This page contains some additional information on acupuncture and natural health collected from various sources. Please have a look around, try using the Search field above to find things quickly and enjoy your visit!

What is Qi?


Acupuncture, an energy-based system of healing, works with our vital energy, known as Qi, Chi or Ki. What is Qi? Often described as a “vital energy”, it is a life force that powers and animates every living organism.

In traditional Chinese medicine (TCM), Qi has the following functions:
1) Transforming (e.g. ingested food into energy)
2) Transporting (e.g. moving blood through the body)
3) Holding (e.g. keeping blood in the blood vessels)
4) Raising (e.g. internal organs, preventing prolapses)
5) Protecting (e.g. immune system strength)
6) Warming (just that, keeping our body temperature in check).

When the flow of Qi is strong, balanced and unobstructed, we feel strong, vibrant and positive. When our Qi is insufficient or stuck, we can feel weak, sluggish and unmotivated. The main task of acupuncture is to ensure a smooth flow of Qi in our bodies, which can have very practical applications, from pain reduction (as pain is the result of Qi stagnation) to boosting our overall vitality (think of charging a battery).

Acupuncture works by directly tapping into our Qi reservoirs via acupuncture points (Qi wells) and restoring our energetic balance.

Acupuncture, chakras and yoga

What do acupuncture, chakras and yoga have in common? Chakras are the wheels or pools of energy, that can be tapped into and balanced with acupuncture, while yoga helps us to maintain this equilibrium in our day to day life.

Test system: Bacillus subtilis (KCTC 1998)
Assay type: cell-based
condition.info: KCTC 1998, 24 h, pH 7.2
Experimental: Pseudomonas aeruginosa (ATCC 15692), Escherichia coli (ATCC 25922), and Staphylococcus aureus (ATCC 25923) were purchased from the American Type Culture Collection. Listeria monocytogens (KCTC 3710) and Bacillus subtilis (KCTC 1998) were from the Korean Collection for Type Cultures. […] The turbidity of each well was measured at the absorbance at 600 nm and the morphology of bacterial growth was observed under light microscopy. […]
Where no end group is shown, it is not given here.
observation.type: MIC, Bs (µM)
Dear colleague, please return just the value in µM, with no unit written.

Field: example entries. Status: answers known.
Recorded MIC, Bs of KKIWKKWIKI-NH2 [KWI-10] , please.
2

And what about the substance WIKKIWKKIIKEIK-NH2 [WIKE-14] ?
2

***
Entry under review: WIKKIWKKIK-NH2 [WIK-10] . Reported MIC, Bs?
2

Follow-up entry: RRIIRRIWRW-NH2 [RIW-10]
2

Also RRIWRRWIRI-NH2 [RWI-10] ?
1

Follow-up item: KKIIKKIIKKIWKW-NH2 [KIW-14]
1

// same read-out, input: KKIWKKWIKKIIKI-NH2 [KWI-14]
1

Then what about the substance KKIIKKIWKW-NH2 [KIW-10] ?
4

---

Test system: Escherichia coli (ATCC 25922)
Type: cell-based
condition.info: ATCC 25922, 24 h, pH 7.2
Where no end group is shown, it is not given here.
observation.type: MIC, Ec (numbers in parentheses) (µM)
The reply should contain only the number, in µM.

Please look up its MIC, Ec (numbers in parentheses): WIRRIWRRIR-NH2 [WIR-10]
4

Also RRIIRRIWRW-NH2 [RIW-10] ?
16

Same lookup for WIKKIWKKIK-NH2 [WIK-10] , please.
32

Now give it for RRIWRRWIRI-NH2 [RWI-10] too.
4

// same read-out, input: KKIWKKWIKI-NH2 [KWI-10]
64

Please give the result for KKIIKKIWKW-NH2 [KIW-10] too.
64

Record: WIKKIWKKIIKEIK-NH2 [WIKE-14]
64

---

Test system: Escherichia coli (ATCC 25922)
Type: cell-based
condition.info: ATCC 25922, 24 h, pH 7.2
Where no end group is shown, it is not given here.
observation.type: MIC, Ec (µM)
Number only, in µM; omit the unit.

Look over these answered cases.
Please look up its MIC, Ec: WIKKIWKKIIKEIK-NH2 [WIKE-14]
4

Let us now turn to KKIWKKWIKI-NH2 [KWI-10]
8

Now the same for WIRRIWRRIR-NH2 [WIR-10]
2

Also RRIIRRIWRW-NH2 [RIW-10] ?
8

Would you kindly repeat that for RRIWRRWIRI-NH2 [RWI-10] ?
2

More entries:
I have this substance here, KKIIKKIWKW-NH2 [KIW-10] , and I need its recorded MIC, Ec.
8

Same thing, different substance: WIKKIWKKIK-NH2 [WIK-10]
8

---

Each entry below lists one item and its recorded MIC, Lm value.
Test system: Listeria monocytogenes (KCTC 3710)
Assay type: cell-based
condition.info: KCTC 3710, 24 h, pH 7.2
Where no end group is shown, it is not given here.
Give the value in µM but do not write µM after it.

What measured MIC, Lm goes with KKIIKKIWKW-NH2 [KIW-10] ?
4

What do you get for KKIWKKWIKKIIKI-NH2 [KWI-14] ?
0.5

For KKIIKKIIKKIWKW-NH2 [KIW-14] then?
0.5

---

Apart from the twelve main acupuncture meridians linked to their respective organs/systems in our bodies, there are eight extraordinary meridians, the main functions of which are:

1) Acting as deep reservoirs of energy
2) Circulating Jing (concentrated essence or energy) around the body
3) Circulating Wei (defensive) Qi over thorax, abdomen and back
4) Regulating our life cycles, 7 years (for women) and 8 years (for men)

Combining the acupuncture points on both main and extraordinary meridians allows us to bring a deeper balance to our bodies, minds and spirits.

In addition, acupuncture and yoga can greatly enhance each other, see this article to learn how: 


Five Elements – Metal Phase


Having just gone through the Earth element (late summer and early autumn), we are now entering a phase of Metal, end of the growing season, when the Earth begins to turn inward.

The Metal element is all about transformation, discovering hidden treasures, acceptance and ability to let go smoothly.

If we look at personal traits, Metal predominant people are methodical, intellectual and analytical, often perfectionists, paying a great attention to detail. Metal helps us make a unified whole of seemingly separate parts.

Physically, Metal controls our lungs, large intestine, skin and the immune system. When out of balance, this can lead to respiratory conditions, such as stuffiness, fatigue, sinusitis, asthma, colds, dry skin and digestive issues.

Mentally, try not to hold on to negative thoughts and embrace change. Cultivate tolerance and acceptance, understand that there is no perfection, only the state of continues improvement.

Emotionally, under Metal influence, we may be more prone to grief, introspection and having difficulties with letting go.

To summarise, during the cooling and contracting period of the autumn, we tend to become more rational, methodical and organised, striving to maintain order in our lives. To bring more balance, try to be more open and accessible and allow others into your emotional life.